Saturday, March 27, 2004

Hello? Readers? Are you still there?

I finally got around to reading OJR's "What Newspapers and Their Web Sites Must Do To Survive." The findings:
The real solution for the industry's future doesn't revolve around simply adding multimedia to generic editions. It instead will require that the newspaper industry:

1. Use new technologies to match the newspaper's existing cornucopia of content to satisfy each individual reader's unique mix of interests
2. Understand that neither newsprint nor the Web nor digital editions nor wireless is the answer, but that the true convergence of all those into a single unitary product not only is necessary but likely within 10 years
3. Focus less on the industry's ability to produce content and more on its unique service of delivering to people a complete package of content -- a change that requires newsrooms and corporations to go beyond traditional definitions of "news" or "syndicated sources."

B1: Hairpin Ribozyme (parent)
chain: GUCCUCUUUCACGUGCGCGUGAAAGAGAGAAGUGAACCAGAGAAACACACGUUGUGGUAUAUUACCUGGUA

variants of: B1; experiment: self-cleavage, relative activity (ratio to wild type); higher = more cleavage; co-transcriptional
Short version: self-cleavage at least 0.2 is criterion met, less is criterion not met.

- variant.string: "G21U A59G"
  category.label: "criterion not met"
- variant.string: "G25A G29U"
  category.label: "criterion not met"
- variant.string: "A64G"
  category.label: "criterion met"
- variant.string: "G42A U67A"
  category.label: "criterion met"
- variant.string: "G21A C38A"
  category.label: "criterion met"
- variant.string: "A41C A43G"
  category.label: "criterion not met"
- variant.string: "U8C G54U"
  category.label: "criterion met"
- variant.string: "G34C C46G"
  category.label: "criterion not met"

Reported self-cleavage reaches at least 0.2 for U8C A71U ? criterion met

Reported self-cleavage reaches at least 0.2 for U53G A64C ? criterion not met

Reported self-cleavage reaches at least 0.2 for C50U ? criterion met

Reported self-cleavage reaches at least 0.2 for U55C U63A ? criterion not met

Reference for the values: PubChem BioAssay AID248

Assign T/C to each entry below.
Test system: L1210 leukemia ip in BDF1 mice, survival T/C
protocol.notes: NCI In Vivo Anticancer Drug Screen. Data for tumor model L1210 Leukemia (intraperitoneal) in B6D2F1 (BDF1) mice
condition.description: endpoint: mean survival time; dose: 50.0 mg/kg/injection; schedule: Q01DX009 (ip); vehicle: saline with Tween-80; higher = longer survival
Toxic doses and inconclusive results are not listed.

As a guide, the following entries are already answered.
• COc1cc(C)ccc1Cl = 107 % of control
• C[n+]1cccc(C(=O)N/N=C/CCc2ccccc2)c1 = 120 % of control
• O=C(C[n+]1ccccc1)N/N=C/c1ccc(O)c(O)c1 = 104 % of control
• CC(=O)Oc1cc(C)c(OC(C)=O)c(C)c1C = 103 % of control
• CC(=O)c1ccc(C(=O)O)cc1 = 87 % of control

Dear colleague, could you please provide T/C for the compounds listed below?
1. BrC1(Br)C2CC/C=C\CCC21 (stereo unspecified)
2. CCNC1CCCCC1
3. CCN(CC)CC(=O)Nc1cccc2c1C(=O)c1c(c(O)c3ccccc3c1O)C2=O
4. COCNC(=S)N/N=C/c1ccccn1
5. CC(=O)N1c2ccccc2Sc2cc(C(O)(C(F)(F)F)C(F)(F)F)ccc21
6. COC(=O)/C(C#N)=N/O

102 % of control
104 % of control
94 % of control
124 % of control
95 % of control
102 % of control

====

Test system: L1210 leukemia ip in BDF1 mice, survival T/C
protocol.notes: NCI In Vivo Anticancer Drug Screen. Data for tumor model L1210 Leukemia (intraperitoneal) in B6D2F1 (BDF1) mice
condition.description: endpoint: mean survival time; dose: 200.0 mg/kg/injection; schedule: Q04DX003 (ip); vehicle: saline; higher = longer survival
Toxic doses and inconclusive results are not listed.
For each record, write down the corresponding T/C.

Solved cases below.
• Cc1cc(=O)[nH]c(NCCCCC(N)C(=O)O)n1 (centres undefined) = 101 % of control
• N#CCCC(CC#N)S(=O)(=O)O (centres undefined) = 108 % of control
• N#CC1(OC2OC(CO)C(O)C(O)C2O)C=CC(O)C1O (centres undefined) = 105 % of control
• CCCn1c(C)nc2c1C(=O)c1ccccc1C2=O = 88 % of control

It's always edifying, after reading a piece like this, to compare the advice with the probable newsroom reaction to it. Journalists are fighting changes like this to the death.

When we focus on something other than daily newspaper production, people complain that we're losing focus of our true goal, that convergence is killing hard news, that we're dumbing papers down, that we're alienating our core readers.

But our core readers are alienating us -- either by choice or by death -- and we're not attracting enough new ones. Newspapers are a business. And when sales plummet, businesses need to look at ways to stem the flow, start turning those numbers around. (And the numbers really are staggering.)

As a first step, I'd like to see newspapers package content for readers online as Yahoo or some other sites do their homepages. You can choose which topics interest you, certain keywords to watch for, and those stories will show up on your homepage.

This would be in addition to some of the big news of the day. You might not have Russian politics listed as one of your topics, but you'd still want to know if Vladimir Putin was killed.

And newspaper employees need to be more supportive of reader-scouting missions. We're missing too many campers to not send out a search party.


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